We have a combined fifty-nine years in Congress, with over sixteen as Senate majority and minority leaders, so we know of what we speak. The center can no longer hold under such mindless and unprecedented partisanship: it is no exaggeration to say that the state of our democracy is as bad as we’ve ever seen it. The two of us have the experience of leading our parties during extremely partisan and combative times—President Clinton’s impeachment, a deadlocked Senate, post-9/11 America—so we are not naïve about how these things actually work. Though we have philosophical differences about the role of government, as well as divergent views on many important issues, we can agree that it is time to sound the alarm.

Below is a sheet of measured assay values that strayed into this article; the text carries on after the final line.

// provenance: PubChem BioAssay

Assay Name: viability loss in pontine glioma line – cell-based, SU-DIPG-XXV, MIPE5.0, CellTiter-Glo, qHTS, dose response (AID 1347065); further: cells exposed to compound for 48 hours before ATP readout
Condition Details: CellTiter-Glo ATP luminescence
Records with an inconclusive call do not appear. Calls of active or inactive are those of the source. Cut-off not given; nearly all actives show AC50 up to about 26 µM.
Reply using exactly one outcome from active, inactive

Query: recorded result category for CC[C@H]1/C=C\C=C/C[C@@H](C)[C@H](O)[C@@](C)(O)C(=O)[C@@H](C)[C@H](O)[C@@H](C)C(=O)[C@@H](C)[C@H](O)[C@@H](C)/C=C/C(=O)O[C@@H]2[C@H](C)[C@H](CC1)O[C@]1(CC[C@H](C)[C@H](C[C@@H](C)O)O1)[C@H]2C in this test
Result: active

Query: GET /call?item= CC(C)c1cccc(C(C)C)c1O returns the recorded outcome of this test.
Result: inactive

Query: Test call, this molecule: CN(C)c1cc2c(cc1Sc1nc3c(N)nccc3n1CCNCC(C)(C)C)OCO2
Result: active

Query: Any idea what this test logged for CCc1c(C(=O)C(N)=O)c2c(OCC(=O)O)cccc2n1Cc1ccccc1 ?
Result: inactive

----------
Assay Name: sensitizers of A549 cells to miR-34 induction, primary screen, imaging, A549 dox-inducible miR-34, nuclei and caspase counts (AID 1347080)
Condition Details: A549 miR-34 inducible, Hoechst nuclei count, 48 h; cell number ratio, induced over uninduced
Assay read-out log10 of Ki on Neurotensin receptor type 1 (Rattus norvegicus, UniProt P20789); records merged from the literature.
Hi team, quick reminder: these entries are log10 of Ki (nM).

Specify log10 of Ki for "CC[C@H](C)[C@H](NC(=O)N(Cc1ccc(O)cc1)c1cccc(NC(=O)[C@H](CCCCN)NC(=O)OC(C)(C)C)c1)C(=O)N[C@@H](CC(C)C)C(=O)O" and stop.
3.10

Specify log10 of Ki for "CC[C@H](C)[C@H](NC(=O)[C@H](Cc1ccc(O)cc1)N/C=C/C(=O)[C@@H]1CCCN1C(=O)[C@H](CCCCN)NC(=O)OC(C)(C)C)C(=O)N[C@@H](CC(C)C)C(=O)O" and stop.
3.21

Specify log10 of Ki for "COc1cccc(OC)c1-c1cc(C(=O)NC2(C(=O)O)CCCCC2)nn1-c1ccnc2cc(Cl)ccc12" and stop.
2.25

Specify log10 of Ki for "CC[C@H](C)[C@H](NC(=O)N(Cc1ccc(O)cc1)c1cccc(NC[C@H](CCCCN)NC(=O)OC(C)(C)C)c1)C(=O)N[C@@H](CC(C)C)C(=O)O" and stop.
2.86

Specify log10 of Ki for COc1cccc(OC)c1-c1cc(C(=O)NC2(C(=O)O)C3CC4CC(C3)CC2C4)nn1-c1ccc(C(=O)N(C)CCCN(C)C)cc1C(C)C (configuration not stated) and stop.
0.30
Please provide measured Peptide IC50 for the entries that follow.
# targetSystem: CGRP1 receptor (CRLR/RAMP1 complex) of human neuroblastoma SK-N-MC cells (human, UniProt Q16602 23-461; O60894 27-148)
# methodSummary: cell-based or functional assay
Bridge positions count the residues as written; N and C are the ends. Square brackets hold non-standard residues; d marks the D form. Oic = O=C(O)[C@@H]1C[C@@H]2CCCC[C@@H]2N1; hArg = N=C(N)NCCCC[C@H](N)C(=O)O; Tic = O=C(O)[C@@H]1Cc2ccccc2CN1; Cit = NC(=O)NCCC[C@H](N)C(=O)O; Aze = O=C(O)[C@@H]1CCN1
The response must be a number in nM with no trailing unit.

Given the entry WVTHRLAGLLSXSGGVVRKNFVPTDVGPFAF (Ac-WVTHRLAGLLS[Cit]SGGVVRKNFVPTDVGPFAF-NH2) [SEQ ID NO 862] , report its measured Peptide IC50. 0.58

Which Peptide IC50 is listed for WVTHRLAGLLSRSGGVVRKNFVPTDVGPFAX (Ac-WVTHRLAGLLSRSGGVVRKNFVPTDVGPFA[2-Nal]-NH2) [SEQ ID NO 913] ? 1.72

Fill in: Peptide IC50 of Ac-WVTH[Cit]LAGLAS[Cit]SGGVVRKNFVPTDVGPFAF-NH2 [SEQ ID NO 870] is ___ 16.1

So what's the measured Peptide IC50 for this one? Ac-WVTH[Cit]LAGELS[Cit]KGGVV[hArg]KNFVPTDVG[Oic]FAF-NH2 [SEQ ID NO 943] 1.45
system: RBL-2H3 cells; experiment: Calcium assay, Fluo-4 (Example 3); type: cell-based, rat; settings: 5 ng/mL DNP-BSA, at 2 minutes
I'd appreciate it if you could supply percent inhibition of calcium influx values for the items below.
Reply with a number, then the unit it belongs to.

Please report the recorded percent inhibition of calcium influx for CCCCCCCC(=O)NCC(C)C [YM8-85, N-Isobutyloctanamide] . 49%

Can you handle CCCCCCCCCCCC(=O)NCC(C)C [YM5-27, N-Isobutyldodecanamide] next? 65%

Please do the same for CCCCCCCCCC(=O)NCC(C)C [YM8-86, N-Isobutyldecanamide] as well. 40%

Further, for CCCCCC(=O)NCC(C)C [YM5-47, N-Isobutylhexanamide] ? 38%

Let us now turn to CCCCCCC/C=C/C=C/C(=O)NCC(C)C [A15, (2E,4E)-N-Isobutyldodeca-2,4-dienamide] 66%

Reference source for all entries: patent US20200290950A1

The United States government is at a crisis point that requires significant changes: in leadership, in action, and most importantly in mind-set. The New York Times reported that the most recent Congress was “one of the least productive, most divided in history . . . By traditional measurements, the 113th Congress is now in a race to the bottom with the 112th for the ‘do nothing’ crown.”1 The dysfunction has created not just antipathy but anger among the public, with a CNN poll finding an 83 percent disapproval rating of Congress.2 Other polls have approval of Congress regularly in the single digits. Obviously, polls don’t tell the whole story—and government should not be at their mercy—but the fact that such a whopping majority of the public has expressed dissatisfaction with Congress is much more than just a canary in the coal mine: it’s a whole flock of them.

We’ve traveled around the world and attended the inauguration of other leaders, and one thing that’s remarkable in contrast with ours: almost without exception, foreign leaders take an oath of office to the people. In America, we take an oath of office to support and defend the Constitution. We take an oath not to the masses but to an idea and a set of principles. That’s magical.